Williamsburg, Brooklyn, is not like the rest of the country. The local Chinese restaurant opens at noon and closes at 6AM, for example. Union Pool, an old pool supply warehouse on Union Avenue, like Gaul, is divided into three parts, and fits right into the hipster scene.
Enter through the bar, a typical affair: beer, booze & booths. Pass an old-fashioned photo booth and walk into “the backyard,” to find a large, roofless patio, heated in winter and complete with a taco truck and extensive picnic-table dining. With dishes from $3-$5, the tiny designer tacos are the same price and vastly superior to the Mexican joint around the corner. The backyard used to have a fire pit until the FDNY shut it down, but the stones surrounding the pit are warmed in the winter and, according to one patron, “make you feel like you peed in your pants.” At midnight, on a Tuesday, the place was packed.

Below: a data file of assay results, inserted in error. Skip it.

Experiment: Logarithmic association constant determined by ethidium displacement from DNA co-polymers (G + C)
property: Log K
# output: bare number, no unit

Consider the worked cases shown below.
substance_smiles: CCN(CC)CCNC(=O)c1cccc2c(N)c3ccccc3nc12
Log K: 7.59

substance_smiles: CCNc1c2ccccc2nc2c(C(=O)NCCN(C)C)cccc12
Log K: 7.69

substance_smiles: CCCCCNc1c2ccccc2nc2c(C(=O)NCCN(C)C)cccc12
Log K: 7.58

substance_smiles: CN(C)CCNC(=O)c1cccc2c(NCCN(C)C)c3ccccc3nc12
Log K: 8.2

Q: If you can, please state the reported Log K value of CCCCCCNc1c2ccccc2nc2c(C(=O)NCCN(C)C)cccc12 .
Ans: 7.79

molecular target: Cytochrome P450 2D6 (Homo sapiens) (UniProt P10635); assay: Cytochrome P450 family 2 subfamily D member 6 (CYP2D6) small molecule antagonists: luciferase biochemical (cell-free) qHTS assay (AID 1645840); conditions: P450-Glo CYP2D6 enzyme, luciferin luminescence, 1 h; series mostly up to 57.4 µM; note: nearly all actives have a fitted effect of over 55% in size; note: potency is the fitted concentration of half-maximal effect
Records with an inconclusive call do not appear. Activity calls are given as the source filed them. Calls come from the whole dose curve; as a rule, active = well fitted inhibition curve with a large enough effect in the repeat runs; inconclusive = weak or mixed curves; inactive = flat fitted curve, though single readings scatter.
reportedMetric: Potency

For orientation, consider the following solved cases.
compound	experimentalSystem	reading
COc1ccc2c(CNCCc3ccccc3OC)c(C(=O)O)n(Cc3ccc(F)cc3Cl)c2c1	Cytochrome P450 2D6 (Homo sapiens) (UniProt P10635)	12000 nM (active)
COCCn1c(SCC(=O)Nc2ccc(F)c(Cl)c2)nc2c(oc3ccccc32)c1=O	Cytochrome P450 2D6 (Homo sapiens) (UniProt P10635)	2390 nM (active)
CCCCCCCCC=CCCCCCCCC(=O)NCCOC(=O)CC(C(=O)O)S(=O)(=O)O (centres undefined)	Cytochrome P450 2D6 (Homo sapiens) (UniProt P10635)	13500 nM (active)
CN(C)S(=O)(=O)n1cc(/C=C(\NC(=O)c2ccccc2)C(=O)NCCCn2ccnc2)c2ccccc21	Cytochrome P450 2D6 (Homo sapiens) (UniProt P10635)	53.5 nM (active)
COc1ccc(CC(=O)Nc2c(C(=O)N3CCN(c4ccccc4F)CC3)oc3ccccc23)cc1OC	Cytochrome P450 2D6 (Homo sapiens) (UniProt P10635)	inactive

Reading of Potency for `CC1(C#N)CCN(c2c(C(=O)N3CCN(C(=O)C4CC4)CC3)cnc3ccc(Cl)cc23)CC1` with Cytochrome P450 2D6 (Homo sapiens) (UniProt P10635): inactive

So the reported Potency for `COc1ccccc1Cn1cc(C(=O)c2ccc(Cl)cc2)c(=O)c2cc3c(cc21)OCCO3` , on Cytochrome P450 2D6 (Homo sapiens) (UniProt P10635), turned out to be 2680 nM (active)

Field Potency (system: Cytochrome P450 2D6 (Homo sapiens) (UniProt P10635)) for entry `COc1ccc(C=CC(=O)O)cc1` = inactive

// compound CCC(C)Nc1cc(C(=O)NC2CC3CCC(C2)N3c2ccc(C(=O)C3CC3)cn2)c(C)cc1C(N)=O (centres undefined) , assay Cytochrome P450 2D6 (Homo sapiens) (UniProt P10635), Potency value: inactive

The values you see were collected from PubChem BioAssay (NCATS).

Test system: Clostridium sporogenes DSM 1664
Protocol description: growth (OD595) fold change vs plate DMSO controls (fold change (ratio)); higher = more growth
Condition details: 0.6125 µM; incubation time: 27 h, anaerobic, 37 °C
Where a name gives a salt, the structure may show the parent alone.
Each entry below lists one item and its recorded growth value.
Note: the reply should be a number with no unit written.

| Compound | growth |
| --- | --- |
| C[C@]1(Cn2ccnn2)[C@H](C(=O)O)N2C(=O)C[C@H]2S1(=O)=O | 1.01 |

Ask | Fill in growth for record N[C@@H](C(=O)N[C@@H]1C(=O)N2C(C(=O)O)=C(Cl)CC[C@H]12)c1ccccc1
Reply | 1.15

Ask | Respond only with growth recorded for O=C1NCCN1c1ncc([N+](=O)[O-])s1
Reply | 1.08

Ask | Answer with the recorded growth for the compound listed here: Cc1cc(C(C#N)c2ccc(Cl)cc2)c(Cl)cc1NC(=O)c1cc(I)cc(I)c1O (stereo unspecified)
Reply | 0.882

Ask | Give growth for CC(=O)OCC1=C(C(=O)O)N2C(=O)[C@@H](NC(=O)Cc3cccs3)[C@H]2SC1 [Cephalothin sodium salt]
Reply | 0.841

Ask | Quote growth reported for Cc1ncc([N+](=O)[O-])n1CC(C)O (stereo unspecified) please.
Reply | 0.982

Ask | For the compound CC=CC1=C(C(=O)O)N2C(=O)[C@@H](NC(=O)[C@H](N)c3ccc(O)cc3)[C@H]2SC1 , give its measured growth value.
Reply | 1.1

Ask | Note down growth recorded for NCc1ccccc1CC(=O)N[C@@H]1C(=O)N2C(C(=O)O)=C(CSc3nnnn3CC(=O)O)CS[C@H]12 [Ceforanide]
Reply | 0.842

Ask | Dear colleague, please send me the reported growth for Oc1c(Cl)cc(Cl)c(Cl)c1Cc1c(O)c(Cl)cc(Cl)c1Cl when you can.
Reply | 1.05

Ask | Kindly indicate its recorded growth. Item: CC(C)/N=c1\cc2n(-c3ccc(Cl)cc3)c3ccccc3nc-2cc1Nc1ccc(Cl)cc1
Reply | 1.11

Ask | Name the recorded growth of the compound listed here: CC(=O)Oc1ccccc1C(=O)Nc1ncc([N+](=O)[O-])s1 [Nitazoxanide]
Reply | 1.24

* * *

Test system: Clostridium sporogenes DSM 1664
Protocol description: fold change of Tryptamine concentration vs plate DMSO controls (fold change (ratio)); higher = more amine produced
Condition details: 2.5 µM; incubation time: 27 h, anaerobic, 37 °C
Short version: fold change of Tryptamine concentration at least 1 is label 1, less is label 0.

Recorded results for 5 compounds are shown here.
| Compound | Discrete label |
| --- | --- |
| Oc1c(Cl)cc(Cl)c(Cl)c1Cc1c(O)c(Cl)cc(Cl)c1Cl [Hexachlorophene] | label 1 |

I went for the music. The artist Christopher “crash” Richard and his band were playing in the third space, a concert hall only marginally larger than my first studio apartment, though the following day they were scheduled to play The Late Show with David Letterman. Nine and sometimes ten musicians packed onto the stage, but only one truly held the spotlight: crash. A backup singer with Edward Sharp and the Magnetic Zeros, this New Orleans’ expatriate sings gospel, soul, country and funk as if each song were written for him. Sometimes verging on camp, with a faultless falsetto and androgynous moves—like Tiny Tim on steroids—crash has star quality and the vocal chops to back it up.
Six of the musicians came from Edward Sharpe, including standouts Stewart Cole on trumpet and guitarist Mark Noseworthy, who also produced crash’s new album, Hardly Criminal. The level of energy throughout matched crash’s, notably on the closer, “Go Tell It On the Mountain,” which got those last two holdouts in the back dancing—finally. The rich sound and variety of material brought The Band to mind more than once, specifically on “High Wall” and John Prine’s “That’s The Way the World Goes ‘Round,” which crash introduced by telling us the band couldn’t play this song. He’s wrong, they can. They can probably play anything.
– Suzanne Cadgène